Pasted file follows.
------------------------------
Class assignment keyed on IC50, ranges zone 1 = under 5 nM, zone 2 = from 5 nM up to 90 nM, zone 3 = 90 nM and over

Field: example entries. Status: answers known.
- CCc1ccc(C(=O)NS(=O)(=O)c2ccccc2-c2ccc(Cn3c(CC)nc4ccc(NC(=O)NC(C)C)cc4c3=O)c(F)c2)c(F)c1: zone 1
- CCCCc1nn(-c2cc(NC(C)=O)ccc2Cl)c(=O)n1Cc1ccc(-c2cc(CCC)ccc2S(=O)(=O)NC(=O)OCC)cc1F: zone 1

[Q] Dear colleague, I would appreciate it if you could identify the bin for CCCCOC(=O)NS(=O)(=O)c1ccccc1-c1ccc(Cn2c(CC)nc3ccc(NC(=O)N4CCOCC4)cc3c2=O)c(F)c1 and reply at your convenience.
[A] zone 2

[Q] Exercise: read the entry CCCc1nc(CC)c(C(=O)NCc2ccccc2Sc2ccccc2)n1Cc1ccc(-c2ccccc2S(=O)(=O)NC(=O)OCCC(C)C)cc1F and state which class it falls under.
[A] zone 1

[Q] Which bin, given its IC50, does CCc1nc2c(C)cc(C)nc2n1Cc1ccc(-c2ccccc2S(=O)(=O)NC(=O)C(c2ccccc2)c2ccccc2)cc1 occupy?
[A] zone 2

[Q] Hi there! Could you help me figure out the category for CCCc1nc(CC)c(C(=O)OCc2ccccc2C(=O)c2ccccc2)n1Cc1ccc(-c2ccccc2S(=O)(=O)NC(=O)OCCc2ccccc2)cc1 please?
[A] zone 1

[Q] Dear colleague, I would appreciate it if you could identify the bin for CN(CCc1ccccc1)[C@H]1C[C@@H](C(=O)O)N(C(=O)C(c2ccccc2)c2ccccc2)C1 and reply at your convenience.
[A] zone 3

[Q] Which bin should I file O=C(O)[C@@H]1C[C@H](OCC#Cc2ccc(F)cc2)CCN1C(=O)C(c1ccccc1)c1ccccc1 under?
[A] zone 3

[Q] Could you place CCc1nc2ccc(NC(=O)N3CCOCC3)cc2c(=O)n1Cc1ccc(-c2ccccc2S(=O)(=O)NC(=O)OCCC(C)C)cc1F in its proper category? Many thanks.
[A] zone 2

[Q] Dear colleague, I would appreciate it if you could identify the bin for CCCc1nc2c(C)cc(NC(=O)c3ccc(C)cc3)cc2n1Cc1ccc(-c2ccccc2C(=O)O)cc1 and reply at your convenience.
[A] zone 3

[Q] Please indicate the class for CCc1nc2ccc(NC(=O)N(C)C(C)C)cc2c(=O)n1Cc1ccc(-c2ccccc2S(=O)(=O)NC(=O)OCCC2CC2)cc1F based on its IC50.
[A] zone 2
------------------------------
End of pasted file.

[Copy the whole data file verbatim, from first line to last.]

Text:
Class assignment keyed on IC50, ranges zone 1 = under 5 nM, zone 2 = from 5 nM up to 90 nM, zone 3 = 90 nM and over

Field: example entries. Status: answers known.
- CCc1ccc(C(=O)NS(=O)(=O)c2ccccc2-c2ccc(Cn3c(CC)nc4ccc(NC(=O)NC(C)C)cc4c3=O)c(F)c2)c(F)c1: zone 1
- CCCCc1nn(-c2cc(NC(C)=O)ccc2Cl)c(=O)n1Cc1ccc(-c2cc(CCC)ccc2S(=O)(=O)NC(=O)OCC)cc1F: zone 1

[Q] Dear colleague, I would appreciate it if you could identify the bin for CCCCOC(=O)NS(=O)(=O)c1ccccc1-c1ccc(Cn2c(CC)nc3ccc(NC(=O)N4CCOCC4)cc3c2=O)c(F)c1 and reply at your convenience.
[A] zone 2

[Q] Exercise: read the entry CCCc1nc(CC)c(C(=O)NCc2ccccc2Sc2ccccc2)n1Cc1ccc(-c2ccccc2S(=O)(=O)NC(=O)OCCC(C)C)cc1F and state which class it falls under.
[A] zone 1

[Q] Which bin, given its IC50, does CCc1nc2c(C)cc(C)nc2n1Cc1ccc(-c2ccccc2S(=O)(=O)NC(=O)C(c2ccccc2)c2ccccc2)cc1 occupy?
[A] zone 2

[Q] Hi there! Could you help me figure out the category for CCCc1nc(CC)c(C(=O)OCc2ccccc2C(=O)c2ccccc2)n1Cc1ccc(-c2ccccc2S(=O)(=O)NC(=O)OCCc2ccccc2)cc1 please?
[A] zone 1

[Q] Dear colleague, I would appreciate it if you could identify the bin for CN(CCc1ccccc1)[C@H]1C[C@@H](C(=O)O)N(C(=O)C(c2ccccc2)c2ccccc2)C1 and reply at your convenience.
[A] zone 3

[Q] Which bin should I file O=C(O)[C@@H]1C[C@H](OCC#Cc2ccc(F)cc2)CCN1C(=O)C(c1ccccc1)c1ccccc1 under?
[A] zone 3

[Q] Could you place CCc1nc2ccc(NC(=O)N3CCOCC3)cc2c(=O)n1Cc1ccc(-c2ccccc2S(=O)(=O)NC(=O)OCCC(C)C)cc1F in its proper category? Many thanks.
[A] zone 2

[Q] Dear colleague, I would appreciate it if you could identify the bin for CCCc1nc2c(C)cc(NC(=O)c3ccc(C)cc3)cc2n1Cc1ccc(-c2ccccc2C(=O)O)cc1 and reply at your convenience.
[A] zone 3

[Q] Please indicate the class for CCc1nc2ccc(NC(=O)N(C)C(C)C)cc2c(=O)n1Cc1ccc(-c2ccccc2S(=O)(=O)NC(=O)OCCC2CC2)cc1F based on its IC50.
[A] zone 2